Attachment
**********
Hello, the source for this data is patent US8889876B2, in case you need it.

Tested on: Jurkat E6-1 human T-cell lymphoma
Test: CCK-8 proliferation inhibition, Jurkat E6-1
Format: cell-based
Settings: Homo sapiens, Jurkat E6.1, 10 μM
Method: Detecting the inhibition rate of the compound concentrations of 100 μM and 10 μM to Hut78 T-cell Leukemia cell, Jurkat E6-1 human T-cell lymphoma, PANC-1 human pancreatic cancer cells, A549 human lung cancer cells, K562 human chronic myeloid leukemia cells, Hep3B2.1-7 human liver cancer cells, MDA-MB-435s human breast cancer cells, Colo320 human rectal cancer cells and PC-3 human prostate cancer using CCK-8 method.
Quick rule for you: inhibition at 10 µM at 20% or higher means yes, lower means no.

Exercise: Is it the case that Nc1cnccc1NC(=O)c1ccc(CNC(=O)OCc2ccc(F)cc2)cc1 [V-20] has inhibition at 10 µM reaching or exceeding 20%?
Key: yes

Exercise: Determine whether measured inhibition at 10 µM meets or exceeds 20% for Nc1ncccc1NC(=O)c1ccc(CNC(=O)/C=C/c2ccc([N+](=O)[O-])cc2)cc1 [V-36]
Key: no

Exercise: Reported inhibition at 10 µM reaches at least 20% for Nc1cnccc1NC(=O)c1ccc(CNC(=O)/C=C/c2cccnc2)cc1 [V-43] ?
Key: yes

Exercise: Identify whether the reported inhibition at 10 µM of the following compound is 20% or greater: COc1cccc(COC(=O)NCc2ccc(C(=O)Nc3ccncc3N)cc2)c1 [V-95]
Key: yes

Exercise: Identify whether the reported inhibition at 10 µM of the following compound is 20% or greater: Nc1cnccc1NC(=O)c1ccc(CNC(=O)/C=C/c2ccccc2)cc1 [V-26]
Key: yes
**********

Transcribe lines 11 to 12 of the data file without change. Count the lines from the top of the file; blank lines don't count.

Key: no

Exercise: Reported inhibition at 10 µM reaches at least 20% for Nc1cnccc1NC(=O)c1ccc(CNC(=O)/C=C/c2cccnc2)cc1 [V-43] ?